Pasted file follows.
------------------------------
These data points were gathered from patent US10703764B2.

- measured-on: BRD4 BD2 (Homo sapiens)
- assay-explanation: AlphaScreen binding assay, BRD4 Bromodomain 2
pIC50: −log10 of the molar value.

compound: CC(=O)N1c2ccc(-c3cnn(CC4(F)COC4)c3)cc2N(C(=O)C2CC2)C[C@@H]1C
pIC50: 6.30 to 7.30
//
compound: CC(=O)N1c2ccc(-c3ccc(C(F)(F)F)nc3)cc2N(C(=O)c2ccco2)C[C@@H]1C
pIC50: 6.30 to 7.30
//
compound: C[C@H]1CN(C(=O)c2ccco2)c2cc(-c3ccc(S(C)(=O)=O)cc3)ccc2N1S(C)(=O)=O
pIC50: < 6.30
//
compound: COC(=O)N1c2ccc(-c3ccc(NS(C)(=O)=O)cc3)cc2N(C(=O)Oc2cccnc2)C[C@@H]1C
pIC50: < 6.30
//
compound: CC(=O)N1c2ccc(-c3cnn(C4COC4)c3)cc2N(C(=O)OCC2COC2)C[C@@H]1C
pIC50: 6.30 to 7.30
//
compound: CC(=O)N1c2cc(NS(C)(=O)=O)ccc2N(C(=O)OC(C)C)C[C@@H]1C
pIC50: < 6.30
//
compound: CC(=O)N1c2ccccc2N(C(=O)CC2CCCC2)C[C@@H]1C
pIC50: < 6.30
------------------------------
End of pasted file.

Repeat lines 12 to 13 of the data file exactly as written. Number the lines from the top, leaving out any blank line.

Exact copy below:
pIC50: < 6.30
//